What qualifies as an attempt to evade taxes under the tax evasion statute ?

An attempt to evade taxes are generally badges of fraud. The IRS will look at badges of fraud to determine specific intent. Some of the most common badges of fraud are false statements, a double set of books, corporations that are used in a way in order to evade taxes. Those are the general ones. The full list of badges of fraud are on my website. If you have any concerns about those, please give me a call. I'm more than happy to talk to you about this. Any conversation between you and I is protected by the attorney-client privilege and any documents that you and I share with one another are protected by the attorney work-product privileges.

When will I know if the IRS is auditing me for tax evasion?

It's difficult to know when the IRS is investigating you for tax evasion, but there are some clues. The biggest clue is if you're going through an income tax audit or a payroll tax audit and the Revenue Agent is intimately involved in the case for the first several months, and then, all of a sudden, they became absent for one, two, three, four months, that they don't return phone calls, they don't respond, they don't ask for additional information under the information document request forms, that's your biggest indication that the Revenue Agent is going to his group manager. Then, going to IRS District Counsel in order to ask to see if this is a potential tax evasion case. That's your best indication of the IRS proceeding against you criminally.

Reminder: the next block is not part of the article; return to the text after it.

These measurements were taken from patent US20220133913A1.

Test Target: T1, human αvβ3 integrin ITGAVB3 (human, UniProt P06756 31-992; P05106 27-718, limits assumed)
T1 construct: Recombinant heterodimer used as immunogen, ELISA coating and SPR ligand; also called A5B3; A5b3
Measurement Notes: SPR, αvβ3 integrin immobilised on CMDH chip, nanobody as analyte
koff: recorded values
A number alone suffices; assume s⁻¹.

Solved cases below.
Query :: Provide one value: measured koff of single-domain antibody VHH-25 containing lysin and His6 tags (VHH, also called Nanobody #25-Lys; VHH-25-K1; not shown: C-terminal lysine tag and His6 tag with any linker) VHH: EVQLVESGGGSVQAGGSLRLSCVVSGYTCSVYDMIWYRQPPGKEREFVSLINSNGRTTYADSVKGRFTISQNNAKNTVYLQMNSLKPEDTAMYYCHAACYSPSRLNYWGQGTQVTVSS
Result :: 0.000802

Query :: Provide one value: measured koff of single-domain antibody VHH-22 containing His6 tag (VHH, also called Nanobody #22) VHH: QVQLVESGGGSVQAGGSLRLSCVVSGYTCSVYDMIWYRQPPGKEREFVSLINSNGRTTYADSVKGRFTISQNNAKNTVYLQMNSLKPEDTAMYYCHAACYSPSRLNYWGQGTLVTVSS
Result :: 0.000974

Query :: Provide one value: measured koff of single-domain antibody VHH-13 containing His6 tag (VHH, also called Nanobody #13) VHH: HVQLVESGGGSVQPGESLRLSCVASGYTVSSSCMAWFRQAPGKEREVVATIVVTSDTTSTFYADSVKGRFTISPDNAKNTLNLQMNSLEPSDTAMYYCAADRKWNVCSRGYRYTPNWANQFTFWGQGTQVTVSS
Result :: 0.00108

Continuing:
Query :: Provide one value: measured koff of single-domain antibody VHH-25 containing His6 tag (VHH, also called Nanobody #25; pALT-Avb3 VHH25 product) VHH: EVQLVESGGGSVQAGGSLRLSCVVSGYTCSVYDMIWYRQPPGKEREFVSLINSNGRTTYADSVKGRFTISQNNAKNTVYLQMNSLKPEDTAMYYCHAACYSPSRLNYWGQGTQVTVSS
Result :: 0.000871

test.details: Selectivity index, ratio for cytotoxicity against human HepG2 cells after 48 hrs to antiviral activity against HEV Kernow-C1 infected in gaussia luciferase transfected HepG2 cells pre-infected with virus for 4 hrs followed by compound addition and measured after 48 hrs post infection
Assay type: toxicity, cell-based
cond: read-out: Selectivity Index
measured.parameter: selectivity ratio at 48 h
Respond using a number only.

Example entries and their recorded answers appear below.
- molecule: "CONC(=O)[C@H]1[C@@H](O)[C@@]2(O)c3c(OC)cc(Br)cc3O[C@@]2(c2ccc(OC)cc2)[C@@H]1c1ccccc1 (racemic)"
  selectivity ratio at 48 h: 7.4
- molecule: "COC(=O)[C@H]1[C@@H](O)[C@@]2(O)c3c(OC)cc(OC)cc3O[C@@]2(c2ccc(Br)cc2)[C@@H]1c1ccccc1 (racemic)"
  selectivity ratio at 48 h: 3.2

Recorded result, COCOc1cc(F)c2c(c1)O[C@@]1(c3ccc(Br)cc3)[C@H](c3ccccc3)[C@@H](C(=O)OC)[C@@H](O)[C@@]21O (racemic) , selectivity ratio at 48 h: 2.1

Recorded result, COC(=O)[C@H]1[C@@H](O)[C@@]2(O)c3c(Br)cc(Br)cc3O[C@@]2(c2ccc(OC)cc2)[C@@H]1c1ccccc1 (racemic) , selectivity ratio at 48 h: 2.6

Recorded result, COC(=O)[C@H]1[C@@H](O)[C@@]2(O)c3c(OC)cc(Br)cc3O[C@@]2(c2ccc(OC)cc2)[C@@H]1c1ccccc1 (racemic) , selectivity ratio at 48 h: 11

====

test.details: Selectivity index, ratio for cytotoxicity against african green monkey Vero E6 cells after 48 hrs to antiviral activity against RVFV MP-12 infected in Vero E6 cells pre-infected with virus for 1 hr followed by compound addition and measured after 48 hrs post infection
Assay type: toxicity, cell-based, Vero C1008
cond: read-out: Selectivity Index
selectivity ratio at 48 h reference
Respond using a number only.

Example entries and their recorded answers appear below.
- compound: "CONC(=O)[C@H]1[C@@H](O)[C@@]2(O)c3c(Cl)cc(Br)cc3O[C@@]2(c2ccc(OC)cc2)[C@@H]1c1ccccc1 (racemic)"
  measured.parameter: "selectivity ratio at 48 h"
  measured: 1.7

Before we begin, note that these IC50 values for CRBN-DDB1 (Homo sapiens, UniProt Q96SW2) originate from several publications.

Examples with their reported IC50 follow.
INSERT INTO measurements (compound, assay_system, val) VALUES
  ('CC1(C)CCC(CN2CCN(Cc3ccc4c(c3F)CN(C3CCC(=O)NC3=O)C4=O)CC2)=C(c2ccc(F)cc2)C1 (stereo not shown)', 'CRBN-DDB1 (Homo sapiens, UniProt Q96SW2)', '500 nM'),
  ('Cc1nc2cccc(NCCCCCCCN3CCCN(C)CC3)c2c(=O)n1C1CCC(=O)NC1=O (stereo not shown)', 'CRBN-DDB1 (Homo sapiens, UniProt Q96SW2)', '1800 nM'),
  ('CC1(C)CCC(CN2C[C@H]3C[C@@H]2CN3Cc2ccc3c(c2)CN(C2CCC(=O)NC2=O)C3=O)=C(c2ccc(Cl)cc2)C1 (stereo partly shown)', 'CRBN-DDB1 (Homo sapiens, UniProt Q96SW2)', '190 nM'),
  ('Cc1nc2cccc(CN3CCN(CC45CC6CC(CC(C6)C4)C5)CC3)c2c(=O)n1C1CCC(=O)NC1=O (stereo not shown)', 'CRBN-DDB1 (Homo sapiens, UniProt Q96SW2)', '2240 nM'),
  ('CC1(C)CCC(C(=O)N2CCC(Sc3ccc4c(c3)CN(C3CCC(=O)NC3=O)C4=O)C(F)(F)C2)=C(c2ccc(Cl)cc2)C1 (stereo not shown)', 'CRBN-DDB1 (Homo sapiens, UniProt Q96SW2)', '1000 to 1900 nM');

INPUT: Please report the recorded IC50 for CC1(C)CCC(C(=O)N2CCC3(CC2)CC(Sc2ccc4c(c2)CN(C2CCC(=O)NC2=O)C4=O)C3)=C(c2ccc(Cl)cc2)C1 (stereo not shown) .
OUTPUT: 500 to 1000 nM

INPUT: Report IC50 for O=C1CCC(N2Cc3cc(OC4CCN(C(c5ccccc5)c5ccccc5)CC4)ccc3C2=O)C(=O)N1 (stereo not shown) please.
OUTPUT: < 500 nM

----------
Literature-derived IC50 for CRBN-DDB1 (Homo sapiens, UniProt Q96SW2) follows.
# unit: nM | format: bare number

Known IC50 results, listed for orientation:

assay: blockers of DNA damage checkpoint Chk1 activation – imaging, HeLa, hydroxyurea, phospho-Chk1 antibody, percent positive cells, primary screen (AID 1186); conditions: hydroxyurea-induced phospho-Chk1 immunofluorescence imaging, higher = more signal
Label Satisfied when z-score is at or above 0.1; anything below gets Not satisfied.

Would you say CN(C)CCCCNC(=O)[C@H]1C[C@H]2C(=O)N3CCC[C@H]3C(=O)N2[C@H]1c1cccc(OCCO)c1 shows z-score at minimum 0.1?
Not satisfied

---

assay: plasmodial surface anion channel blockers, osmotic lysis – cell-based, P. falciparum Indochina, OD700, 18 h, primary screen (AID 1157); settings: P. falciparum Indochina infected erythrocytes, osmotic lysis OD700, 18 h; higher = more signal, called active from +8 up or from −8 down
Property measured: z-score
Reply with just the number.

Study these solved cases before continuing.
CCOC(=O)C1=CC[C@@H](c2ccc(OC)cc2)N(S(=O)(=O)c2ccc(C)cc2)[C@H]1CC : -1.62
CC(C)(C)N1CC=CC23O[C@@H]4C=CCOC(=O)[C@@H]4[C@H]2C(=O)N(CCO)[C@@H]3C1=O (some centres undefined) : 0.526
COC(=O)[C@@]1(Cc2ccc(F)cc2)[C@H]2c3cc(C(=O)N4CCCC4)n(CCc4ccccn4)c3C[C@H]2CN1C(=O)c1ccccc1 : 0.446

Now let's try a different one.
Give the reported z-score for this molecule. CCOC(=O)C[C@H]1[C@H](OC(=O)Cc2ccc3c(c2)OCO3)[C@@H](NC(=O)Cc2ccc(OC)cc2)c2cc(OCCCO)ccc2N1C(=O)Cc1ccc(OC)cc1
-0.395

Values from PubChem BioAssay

If that's the case, or if you have any concerns about that, please contact a Tax Attorney as soon as reasonably possible in order to build up your defense early in the case. Any conversation between you and I is protected by the attorney/client privilege and any documents that you and I share with one another are protected by the attorney work product privileges.

What is the statute of limitations for tax evasion?

The statute of limitations for tax evasion is six years. It's not like the three year statute of limitation. It's directly six years. It's six years from the last overt act until the time the assistant U.S. Attorney files charges against you.

What is the difference between tax evasion and tax avoidance?

Video Transcript:

The difference between tax avoidance and tax evasion is tax avoidance is perfectly legal, and has been supported by U.S. Supreme Court cases. Tax avoidance is where you structure your business transactions and your personal affairs to get the greatest benefit allowed by tax law. That's perfectly legal.

Tax evasion, on the other hand, is not legal. That's where you specifically intend to either under report income, or overstate deductions on your business or personal income tax returns or payroll tax returns, in order to get a tax benefit that's not allowed by law.

In order to determine typical tax evasion, the IRS looks at badges of fraud. Common badges of fraud are significantly understated income, significantly overstated deductions, making false statements on the tax returns, having a foreign bank account that you don't report to the IRS. Those are typical badges of fraud. Other badges of fraud include making false entries in a QuickBooks type accounting program, making a double set of books, or using several corporations including foreign corporations, in order to hide income or assets offshore.

There's a true fine line between tax avoidance, which is legal, and tax evasion, which is illegal. If you have any questions or concerns over that, please give me a call. I am more than happy to talk to you about it. Any conversation is protected by the attorney-client privilege.